On Jan. 20, Gonzalez, with the help of the New Mexico ACLU, filed a federal lawsuit in Texas against Customs and Border Patrol, alleging that his termination violated the First Amendment. Because Gonzalez was still a probationary agent at the time, he was unable to avail himself of civil service protections in order to contest his termination. Indeed, law enforcement agencies generally have wide latitude in firing probationary rookies.

Nonetheless, says the ACLU's McCoy, that doesn't mean an agency can "fire someone for discriminatory reasons" – and that is exactly what happened with Gonzalez, he said. Indeed, in a similar case, a LEAP speaker, Officer Jonathan Wender of the Mountlake Ter­race, Wash., police department, was terminated for speaking out in favor of legalization; he was ultimately reinstated and given back pay. McCoy says he believes the CBP's actions were so egregious and the violation of the First Amendment so obvious that Gonzalez, too, should be compensated for the loss of his job. Moreover, the lawsuit against the agency seeks punitive damages large enough to deter the agency from behaving the same way in the future.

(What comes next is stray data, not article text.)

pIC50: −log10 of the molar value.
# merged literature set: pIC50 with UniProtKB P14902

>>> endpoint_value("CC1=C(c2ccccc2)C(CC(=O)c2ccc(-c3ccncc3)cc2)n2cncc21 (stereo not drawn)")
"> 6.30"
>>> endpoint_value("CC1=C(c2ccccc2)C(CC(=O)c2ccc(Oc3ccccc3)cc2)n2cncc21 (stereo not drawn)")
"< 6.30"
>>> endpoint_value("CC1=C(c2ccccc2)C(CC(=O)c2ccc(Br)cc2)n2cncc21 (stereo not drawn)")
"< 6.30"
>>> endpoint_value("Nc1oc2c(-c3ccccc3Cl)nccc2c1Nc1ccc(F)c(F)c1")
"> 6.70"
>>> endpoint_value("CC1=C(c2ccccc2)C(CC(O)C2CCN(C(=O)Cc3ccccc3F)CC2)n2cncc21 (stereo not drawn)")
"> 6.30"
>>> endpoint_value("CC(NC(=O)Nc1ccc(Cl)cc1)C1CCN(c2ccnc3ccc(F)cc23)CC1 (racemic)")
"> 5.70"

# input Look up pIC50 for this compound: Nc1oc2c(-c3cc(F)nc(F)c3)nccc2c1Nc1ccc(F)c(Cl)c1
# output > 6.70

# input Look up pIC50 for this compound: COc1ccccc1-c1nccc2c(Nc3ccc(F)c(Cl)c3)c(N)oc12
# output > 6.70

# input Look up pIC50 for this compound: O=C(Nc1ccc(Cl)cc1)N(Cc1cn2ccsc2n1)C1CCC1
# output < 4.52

In short, says Nelson, the country needs to start getting serious about the failure of its drug policy and stop trying to silence those who speak out. Indeed, responding to questions during his second YouTube town hall meeting last week, President Barack Obama said that while he doesn't favor legalization, the topic is "worth a serious debate." Appar­ently the CBP – or at least those responsible for Gonzalez's termination – doesn't agree. But that's exactly the conversation the country needs to have, Nelson says. "The only way we're going to 'win' [and keep people off drugs] is through education," he said. "We're not going to arrest our way out of the problem."

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KEYWORDS FOR THIS STORY

Reefer Madness, Customs and Border Patrol, CBP, Bryan Gonzalez, LEAP, Law Enforcement Against Prohibition, Terry Nelson, Barack Obama, drug war, drug legalization, marijuana, New Mexico ACLU, Micah McCoy, courts